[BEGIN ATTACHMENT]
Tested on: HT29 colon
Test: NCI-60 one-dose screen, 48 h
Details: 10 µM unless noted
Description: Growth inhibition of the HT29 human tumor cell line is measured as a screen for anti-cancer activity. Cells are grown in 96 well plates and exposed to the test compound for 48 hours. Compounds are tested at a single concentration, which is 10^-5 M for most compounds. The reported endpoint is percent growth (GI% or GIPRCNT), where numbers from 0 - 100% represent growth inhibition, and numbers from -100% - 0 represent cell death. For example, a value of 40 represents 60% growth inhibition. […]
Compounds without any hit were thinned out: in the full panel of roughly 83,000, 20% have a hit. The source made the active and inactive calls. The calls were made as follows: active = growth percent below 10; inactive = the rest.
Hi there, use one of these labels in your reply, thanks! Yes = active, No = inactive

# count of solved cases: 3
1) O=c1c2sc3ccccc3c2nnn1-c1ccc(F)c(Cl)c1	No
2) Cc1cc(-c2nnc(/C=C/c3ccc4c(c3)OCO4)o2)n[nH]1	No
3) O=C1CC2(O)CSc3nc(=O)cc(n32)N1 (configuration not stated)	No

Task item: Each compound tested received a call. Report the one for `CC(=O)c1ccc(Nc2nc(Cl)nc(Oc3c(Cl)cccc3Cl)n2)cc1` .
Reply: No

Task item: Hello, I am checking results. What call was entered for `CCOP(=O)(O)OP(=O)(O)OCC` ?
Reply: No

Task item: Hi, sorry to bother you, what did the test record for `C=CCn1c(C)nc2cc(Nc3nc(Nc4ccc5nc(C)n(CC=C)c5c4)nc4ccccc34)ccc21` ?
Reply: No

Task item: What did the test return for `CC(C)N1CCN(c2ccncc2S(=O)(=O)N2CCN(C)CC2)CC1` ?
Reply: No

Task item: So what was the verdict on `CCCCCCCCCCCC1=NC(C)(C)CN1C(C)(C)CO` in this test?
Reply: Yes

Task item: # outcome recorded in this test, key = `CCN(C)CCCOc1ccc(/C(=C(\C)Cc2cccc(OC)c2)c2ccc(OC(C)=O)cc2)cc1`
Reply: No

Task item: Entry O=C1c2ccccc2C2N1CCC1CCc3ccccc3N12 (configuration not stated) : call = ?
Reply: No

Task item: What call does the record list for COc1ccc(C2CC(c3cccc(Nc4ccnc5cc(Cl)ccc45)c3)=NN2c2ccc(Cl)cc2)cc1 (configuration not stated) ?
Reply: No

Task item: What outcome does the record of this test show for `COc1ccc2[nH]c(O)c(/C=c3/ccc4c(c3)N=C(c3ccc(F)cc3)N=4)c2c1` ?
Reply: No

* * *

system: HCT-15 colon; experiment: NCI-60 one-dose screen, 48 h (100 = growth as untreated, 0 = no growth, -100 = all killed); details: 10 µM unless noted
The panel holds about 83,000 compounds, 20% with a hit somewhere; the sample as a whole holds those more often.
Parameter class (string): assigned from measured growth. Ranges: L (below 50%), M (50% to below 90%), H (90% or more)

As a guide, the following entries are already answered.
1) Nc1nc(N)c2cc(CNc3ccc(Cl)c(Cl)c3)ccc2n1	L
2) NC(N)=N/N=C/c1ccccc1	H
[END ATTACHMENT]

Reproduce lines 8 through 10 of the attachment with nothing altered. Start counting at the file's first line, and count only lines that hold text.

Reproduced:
1) O=c1c2sc3ccccc3c2nnn1-c1ccc(F)c(Cl)c1	No
2) Cc1cc(-c2nnc(/C=C/c3ccc4c(c3)OCO4)o2)n[nH]1	No
3) O=C1CC2(O)CSc3nc(=O)cc(n32)N1 (configuration not stated)	No